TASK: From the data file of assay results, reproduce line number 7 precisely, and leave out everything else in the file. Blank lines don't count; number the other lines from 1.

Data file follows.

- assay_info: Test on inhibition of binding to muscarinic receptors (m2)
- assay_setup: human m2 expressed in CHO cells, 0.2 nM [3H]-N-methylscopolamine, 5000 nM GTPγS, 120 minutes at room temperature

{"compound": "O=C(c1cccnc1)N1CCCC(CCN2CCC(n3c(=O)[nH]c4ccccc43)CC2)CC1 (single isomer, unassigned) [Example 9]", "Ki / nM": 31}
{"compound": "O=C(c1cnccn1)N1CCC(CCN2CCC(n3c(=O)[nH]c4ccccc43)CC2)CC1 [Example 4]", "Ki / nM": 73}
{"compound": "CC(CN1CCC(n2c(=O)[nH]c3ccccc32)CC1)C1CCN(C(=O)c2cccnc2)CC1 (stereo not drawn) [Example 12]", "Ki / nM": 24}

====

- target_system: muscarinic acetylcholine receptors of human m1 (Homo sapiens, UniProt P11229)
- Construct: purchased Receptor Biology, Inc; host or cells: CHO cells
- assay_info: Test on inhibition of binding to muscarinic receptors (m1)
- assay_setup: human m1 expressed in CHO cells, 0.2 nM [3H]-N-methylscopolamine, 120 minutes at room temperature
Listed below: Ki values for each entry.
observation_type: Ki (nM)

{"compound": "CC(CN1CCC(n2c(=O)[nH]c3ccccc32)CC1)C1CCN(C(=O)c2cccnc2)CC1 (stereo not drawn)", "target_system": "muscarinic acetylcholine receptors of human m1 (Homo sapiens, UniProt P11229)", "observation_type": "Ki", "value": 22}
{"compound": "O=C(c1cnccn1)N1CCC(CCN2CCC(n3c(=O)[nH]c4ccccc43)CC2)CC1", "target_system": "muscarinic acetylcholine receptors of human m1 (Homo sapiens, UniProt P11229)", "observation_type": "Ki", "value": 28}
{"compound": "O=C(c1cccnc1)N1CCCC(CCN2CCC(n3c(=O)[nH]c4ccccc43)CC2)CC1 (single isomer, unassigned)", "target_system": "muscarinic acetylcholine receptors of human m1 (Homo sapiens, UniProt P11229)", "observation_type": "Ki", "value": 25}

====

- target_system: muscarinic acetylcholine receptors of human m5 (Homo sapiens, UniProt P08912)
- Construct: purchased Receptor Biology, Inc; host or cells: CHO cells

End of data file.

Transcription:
- target_system: muscarinic acetylcholine receptors of human m1 (Homo sapiens, UniProt P11229)